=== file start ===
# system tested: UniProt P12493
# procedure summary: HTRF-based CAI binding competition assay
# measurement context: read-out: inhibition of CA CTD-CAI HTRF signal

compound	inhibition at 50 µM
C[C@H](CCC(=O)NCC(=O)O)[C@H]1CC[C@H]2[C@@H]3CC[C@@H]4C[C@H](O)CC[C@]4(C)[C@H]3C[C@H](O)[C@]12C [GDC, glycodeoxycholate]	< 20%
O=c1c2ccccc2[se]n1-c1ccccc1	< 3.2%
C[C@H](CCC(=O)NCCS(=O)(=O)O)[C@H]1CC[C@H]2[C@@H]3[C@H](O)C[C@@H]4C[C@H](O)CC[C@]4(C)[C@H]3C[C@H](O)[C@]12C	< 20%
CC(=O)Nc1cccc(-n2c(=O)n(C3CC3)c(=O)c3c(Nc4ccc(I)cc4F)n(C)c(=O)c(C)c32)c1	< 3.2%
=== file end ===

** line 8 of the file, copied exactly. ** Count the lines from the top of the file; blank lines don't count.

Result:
CC(=O)Nc1cccc(-n2c(=O)n(C3CC3)c(=O)c3c(Nc4ccc(I)cc4F)n(C)c(=O)c(C)c32)c1	< 3.2%